We operate more than 80 regional, district, community, beach, and neighborhood parks, spanning several thousand acres. Our mission is to make the quality of life for Palm Beach County residents and visitors better by providing diverse, safe and affordable recreation services, welcoming parks, and enriching social and cultural experiences. This is achieved by promoting wellness, fostering environmental stewardship, contributing economic value, and by improving our community every day for this and future generations.

Visit www.pbcparks.com for more information.

Limestone Creek Community Celebrates Florida Historic Marker

LimestoneCreekHistoricMarkerUnveiling (21)
Members of the Limestone Creek community unveil the Florida State Historic Marker.

On Saturday, April 30, more than a century after the first “Jupiter Colored School” was opened in the Limestone Creek Community, residents, officials, volunteers and others gathered inside Palm Beach County’s Limestone Creek Park to celebrate the installation of a marker that commemorates the community’s vast history.

“For too long, way too many people didn’t have access to good education, and this was especially true in the south,” said U.S. Congressman Patrick Murphy, who was present at the event, along with Palm Beach County Vice Mayor Hal Valeche, former L.M. Davis Elementary School teacher Mrs. Dorothy Bendross Walker, and other iconic figures from around the community.

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Congressman Patrick Murphy speaks to the crowd at the unveiling ceremony.

The ceremony centered on the strides in education in the Limestone Creek Community, the oldest African American community in the North Palm Beach area, in the past century. Denied access to Jupiter’s public schools by the laws of segregation, the community opened a school of their own in 1905. The first “Jupiter Colored School” was located in the local African Methodist Episcopal Church.

“This was a community that had nothing, but they made sure their children got a decent school, good teachers,” remarked Jamie Stuve, the CEO & President of the Loxahatchee River Historical Society, an organization that helps preserve “history shaped by nature” of the Loxahatchee River region.

When the 1928 hurricane destroyed the church, community member L.M. Davis donated an acre of his homestead for the construction of a new school. The community pooled their limited resources and even built a school bus for their children. Matching funds from the Rosenwald Fund, created by Julius Rosenwald, president of Sears, Roebuck and Co, enabled the community to construct a two-room school with a kitchen, and to hire two teachers for grades 1 through 8.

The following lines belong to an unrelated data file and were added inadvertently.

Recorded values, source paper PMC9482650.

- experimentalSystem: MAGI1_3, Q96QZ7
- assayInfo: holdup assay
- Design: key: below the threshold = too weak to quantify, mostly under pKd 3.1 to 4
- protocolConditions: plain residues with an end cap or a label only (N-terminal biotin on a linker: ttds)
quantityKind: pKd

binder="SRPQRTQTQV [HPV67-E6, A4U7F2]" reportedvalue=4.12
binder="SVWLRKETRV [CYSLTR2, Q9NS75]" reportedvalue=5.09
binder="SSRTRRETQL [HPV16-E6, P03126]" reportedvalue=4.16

Mrs. Walker, a life-long member of the community who attended the Elementary School and eventually taught there, told a story of the many struggles the students and teachers faced at the school during the mid-20th century. “It was a different time, a different place when we were here, we had no electricity, no running water, no heat, no air conditioning… but we survived,” she said.

The graduating class of 1941 raised funds to construct a sidewalk over the drainage ditch at the entrance to the school and, along with their principal, autographed the remaining concrete. In 1956, the school was renamed the L.M. Davis Elementary School in honor of the man who donated the land and drove the school bus. High school students were transported 20 miles south to attend Industrial High in Riviera Beach LimestoneCreekHistoricMarkerUnveiling (4)until Jupiter public schools began to be desegregated in 1967.

“The Palm Beach County Parks and Recreation Department is steadfast in preserving our history, but more than just preserving it, we need to interpret it and teach it,” said Eric Call, the Director of the Palm Beach County Parks and Recreation Department.

Limestone Creek Park is operated by the Palm Beach County Parks and Recreation Department. The department operates more than 80 regional, district, community, beach, and neighborhood parks, spanning several thousand acres. Visit pbcParks.com to learn about opportunities for healthy, happy living.

View photos on Flickr